Roberto Capucci (b. 1930) is an Italian fashion designer. Or maybe he’s a sculptor. It’s difficult to be sure. Capucci’s sculpture dresses make it seem that he’s a bit of both.
Capucci is one of the most important designers in post-WW2 Italy. He opened his first salon in 1950, when he was only 20 years old, and achieved international success very quickly. Jacqueline Kennedy and Marilyn Monroe were among the celebrities who wore his dresses. His Nine Dresses dress featured famously in a 1950s Cadillac ad, too.
As Nine Dresses shows, his works have been highly sculptural since the beginning. They’re highly three-dimensional even when no one is wearing them. Many are based on an unusual, box-shaped silhouette. His works are highly geometric, and they have also been compared to origami.
In the 1970s, however, he started to truly make sculptures out of fabric. One of the first sculpture dresses, called Colonna (1978), was based on a Doric column. He continues in this vein today. Capucci’s sculpture dresses aren’t based on practicality, he says, and they aren’t related to current trends, either. He views his work first and foremost as a means of expressing himself. He’s very unfront about the fact that his dresses aren’t meant for every day, but he’s also adamant that they are wearable. He says that some of his more recent work wasn’t designed with practicality in mind, but “with a few corrections they can be made wearable.”
While he doesn’t seem keen to give a definitive answer to the artist versus fashion designer question, Capucci in many ways works like a sculptor. Instead of participating in big fashion events like Fashion Week, which he used to do, he now shows his sculpture dresses in settings completely of his own choosing. He has exhibited at the Venice Biennale, and he’s had solo exhibitions in the Philadelphia and in several Italian cities. Capucci’s sculpture dresses currently appear in the Metropolitan Museum of Art’s current blockbuster Heavenly Bodies: Fashion and the Catholic Imagination. He also has his own museum, the Roberto Capucci Foundation, in Florence.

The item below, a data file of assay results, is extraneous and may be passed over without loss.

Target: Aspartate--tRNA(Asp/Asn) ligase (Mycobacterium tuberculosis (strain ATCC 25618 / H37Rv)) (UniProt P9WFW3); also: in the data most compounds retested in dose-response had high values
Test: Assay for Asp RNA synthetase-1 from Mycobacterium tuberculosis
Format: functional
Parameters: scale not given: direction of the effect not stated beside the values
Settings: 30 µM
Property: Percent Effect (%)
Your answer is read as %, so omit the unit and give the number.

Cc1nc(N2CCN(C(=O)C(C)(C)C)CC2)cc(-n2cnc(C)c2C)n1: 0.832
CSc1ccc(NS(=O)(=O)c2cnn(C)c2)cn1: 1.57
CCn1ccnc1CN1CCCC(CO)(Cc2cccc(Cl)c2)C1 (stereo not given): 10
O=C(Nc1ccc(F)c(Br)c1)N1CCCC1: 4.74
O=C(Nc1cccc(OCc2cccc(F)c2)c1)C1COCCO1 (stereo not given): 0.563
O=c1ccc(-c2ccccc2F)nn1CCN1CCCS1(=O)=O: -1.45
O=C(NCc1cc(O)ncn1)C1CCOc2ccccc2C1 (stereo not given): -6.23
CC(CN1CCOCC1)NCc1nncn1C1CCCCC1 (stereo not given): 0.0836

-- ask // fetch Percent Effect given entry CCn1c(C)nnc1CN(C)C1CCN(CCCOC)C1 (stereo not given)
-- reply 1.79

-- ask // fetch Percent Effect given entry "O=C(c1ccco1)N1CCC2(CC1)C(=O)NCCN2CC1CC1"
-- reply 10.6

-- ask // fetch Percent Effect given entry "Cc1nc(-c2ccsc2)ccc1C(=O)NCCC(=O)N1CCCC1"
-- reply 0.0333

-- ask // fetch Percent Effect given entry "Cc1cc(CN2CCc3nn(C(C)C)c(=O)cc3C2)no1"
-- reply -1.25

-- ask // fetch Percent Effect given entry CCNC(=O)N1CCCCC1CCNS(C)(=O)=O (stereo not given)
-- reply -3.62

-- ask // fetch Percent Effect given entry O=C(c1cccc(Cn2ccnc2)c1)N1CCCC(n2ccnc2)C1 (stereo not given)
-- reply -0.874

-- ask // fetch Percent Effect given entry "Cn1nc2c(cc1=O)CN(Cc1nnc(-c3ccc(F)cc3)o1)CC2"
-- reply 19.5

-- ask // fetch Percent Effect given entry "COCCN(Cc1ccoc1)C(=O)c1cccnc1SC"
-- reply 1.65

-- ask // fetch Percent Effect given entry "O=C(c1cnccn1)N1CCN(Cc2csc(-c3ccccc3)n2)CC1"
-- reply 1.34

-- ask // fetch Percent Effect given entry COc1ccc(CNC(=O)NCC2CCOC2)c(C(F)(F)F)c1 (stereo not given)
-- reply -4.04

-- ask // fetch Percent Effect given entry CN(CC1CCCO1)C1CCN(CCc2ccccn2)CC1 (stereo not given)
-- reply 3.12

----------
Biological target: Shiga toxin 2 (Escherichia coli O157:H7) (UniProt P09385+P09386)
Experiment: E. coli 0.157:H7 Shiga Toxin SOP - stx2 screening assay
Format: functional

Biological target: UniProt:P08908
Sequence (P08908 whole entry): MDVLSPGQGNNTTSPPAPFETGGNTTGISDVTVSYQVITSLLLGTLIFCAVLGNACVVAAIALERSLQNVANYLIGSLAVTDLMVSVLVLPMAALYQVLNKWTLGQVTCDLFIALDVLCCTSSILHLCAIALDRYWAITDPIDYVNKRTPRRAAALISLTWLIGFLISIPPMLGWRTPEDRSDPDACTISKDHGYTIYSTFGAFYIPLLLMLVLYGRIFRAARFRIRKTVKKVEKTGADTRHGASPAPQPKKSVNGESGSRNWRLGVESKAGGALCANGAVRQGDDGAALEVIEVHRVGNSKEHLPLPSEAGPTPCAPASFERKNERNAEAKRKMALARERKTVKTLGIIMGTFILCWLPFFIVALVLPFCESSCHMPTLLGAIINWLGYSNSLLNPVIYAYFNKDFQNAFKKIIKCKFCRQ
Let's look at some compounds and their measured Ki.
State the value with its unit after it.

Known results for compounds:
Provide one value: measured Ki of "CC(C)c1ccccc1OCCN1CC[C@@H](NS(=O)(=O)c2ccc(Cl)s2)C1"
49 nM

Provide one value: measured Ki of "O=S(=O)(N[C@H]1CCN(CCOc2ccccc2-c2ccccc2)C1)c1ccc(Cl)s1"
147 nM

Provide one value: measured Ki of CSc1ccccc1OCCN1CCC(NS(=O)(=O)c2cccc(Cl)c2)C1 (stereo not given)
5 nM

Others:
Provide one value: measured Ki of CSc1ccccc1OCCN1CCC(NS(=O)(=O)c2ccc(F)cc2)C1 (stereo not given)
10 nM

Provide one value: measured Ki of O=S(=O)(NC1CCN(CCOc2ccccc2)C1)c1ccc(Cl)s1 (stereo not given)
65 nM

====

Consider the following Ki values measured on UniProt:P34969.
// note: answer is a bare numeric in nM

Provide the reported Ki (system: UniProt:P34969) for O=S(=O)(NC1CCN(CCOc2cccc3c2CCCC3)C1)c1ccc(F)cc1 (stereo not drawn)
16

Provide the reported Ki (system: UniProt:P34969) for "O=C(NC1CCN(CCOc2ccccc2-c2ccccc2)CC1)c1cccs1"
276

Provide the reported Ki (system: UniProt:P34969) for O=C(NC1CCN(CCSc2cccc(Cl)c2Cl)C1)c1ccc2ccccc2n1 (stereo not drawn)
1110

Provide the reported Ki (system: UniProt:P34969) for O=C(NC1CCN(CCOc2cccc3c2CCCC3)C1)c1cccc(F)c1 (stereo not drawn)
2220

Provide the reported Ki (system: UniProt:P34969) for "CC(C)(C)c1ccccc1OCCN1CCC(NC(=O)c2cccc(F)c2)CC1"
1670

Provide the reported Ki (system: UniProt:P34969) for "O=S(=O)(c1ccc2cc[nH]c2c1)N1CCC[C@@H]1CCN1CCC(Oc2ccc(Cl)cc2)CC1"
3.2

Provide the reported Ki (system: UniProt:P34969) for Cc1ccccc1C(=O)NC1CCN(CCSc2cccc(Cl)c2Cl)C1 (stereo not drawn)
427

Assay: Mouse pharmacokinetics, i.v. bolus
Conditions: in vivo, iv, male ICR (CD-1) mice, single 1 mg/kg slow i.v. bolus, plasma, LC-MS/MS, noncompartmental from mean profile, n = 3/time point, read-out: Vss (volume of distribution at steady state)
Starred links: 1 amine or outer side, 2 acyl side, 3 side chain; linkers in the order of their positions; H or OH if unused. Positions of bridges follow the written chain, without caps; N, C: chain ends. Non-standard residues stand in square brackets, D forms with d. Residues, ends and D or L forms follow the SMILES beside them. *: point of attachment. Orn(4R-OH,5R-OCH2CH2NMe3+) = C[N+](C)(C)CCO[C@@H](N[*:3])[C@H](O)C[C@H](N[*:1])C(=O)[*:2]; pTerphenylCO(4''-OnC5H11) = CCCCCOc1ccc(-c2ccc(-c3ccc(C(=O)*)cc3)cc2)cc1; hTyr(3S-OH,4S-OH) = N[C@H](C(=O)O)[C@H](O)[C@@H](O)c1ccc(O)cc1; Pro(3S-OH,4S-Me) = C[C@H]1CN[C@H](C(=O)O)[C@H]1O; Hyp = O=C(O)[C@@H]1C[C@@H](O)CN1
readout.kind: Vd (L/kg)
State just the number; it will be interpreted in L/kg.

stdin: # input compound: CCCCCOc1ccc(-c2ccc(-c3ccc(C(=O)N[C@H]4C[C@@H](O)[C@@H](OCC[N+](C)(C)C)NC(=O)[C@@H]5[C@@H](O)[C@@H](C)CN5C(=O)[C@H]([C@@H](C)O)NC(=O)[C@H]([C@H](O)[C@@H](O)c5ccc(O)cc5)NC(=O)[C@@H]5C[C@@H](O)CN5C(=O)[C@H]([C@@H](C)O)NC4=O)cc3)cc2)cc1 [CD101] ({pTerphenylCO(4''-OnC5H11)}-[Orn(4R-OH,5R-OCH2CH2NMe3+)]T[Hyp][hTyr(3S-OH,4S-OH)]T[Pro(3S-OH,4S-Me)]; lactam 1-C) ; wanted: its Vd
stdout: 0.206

Regardless of whether you consider Capucci’s sculpture dresses to be sculpture or fashion, they’re clearly incredible works of art. Capucci is very inspired by nature. He incorporates natural motifs – and sometimes actual pieces of nature – into many of his works. He’s been known to use some pretty unorthodox materials in his creations, including plastic and stones. He uses many bright colors and has clearly been influenced by many different modernist movements, including Italian Futurism.
Capucci has been credited with inspiring many later designers. Given how spectacular his work is, both as art and as fashion, it’s easy to see why. You can see more of Capucci’s creations at any of the links below.
Find out more:
- An interview with Roberto Capucci
- “Capucci’s Fashion Sculptures bewitch in Venice“. Italy Magazine. March 26, 2009.
- “Dress Sculptures: Art Into Fashion; Roberto Capucci“. Senior Women Web.
- “Roberto Capucci” Fashion Model Directory.
- Druesedow, Jean. “Roberto Capucci – Fashion Encyclopedia“. Fashion Encyclopedia.
- Freeman, Ellen. “Art Into Fashion: a Roberto Capucci Retrospective“. The Fashion Spot. May 19, 2011..
- Laneri, Raquel. “Fashion and art: Alexander McQueen and Roberto Capucci“. Forbes. June 4, 2011.
- Motorino Webvisionitaly. “Capucci ‘Fabric Sculpture’ Exhibition at Odescalchi Castle“. August 19, 2009.
- Spetcu, Lumi. “An Interview with Roberto Capucci“. The Florentine. January 10, 2008.